via Why I wrote my book: David Coltart – The Standard April 3, 2016
Former Education minister, David Coltart’s recently published book Struggle Continues: 50 Years of Tyranny in Zimbabwe has sparked heated debate on mainstream and social media platforms. Some of his critics argue the book gave ammunition to First Lady Grace Mugabe’s Zanu PF faction — G40 — in its war against Vice-President Emmerson Mnangagwa.
On the other hand, former Prime Minister Morgan Tsvangirai’s followers see it as an attempt to destroy the long-time opposition leader’s reputation. Last week Coltart (DC) told our reporter Obey Manayiti (OM) the real reasons he penned the book and why it was released now. Below are excerpts of the interview.
OM: What is your reaction to criticism of your book, especially by the likes of Higher Education minister Jonathan Moyo?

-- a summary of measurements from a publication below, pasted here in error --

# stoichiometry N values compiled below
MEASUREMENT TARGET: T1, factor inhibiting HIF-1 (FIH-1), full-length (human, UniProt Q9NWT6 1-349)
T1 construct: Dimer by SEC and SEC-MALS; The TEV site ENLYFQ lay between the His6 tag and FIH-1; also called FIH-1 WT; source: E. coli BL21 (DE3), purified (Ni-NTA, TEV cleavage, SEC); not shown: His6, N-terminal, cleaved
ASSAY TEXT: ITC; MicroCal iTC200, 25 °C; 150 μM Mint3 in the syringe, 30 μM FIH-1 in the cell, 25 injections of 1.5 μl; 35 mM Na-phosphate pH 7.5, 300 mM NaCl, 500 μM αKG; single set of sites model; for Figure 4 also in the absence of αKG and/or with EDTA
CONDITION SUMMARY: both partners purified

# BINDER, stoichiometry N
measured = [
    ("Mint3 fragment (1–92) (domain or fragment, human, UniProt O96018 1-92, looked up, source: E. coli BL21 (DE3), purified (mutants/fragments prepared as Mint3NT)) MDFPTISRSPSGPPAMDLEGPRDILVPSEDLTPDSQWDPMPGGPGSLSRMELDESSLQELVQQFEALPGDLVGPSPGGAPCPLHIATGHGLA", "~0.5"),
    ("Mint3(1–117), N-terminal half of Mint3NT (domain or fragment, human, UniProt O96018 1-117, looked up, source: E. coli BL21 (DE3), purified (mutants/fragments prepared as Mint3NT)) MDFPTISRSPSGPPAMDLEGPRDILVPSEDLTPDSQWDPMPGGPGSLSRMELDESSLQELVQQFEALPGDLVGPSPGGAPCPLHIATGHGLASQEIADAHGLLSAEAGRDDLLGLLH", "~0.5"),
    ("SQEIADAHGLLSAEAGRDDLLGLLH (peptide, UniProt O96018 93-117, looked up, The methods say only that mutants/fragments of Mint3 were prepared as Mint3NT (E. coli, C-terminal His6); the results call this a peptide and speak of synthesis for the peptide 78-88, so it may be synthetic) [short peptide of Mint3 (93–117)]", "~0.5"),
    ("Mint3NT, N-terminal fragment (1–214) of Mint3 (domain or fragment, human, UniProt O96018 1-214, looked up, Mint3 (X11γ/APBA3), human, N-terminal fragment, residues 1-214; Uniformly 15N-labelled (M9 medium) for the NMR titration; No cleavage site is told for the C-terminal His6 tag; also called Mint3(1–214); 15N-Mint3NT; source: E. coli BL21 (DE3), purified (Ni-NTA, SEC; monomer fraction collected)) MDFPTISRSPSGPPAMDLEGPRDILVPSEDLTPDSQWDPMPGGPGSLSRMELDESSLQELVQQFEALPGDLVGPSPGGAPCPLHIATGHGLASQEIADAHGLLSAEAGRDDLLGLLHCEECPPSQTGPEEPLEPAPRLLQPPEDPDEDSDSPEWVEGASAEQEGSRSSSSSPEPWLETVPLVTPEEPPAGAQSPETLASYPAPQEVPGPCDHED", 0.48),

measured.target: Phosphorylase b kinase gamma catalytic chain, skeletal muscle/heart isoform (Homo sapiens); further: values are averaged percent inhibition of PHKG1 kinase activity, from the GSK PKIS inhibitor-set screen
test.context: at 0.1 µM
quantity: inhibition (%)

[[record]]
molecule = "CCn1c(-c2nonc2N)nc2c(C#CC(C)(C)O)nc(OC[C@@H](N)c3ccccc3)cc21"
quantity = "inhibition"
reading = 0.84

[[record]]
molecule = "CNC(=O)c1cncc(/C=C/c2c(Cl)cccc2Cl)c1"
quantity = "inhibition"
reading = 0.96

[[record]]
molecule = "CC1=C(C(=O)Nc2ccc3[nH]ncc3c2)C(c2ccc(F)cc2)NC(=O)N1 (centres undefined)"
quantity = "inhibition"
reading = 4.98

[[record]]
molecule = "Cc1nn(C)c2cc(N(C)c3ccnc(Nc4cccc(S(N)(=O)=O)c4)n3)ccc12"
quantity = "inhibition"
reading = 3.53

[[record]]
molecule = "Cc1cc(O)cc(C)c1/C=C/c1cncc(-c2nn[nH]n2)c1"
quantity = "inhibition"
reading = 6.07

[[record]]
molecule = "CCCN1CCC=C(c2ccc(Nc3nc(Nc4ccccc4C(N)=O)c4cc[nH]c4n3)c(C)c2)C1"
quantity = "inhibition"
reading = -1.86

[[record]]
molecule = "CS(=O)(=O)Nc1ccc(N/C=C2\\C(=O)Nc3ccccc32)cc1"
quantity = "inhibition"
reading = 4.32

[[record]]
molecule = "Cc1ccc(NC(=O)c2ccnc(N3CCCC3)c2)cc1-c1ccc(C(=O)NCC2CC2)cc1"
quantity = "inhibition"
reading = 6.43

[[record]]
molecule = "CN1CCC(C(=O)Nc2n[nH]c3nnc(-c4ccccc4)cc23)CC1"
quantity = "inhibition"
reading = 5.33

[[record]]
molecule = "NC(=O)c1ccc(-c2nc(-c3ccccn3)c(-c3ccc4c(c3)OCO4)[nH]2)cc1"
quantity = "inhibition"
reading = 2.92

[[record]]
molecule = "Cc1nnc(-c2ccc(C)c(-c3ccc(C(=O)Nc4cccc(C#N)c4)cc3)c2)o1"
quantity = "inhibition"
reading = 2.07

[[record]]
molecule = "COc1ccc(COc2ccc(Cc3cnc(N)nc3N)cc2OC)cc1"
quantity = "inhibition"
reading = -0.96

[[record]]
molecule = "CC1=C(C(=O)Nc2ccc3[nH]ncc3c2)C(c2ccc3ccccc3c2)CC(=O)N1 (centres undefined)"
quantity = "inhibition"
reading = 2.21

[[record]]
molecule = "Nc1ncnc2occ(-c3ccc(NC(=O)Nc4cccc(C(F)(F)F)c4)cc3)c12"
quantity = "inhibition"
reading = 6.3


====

DC: I expected the book to be criticised, especially by those not dealt with favourably in the book. I am delighted by the attention which is being given to the book, especially the criticism because it draws attention to the book and hopefully will generate debate about some of the issues raised in the book.
OM: Some critics have been disputing certain facts in your book, how reliable was your research?
DC: Once again, I expect that some of the facts will be challenged, again by those who come across unfavourably. I have done detailed research for the book, evidenced by the 794 endnotes in the book, which reveal the source of the material relied upon. I also read extensively to produce the book, so I relied on the accumulated knowledge and writings of many others.
OM: The book has sparked debate on social media such as Facebook and Twitter. Are there any people approaching you privately on the contents of the book and what are their sentiments?
DC: The response to the book, both private and public, has been overwhelmingly positive. I have been inundated with people writing comments on social media and also many have written e-mails to me. A small minority have been critical, some very constructively, pointing out some typographical errors.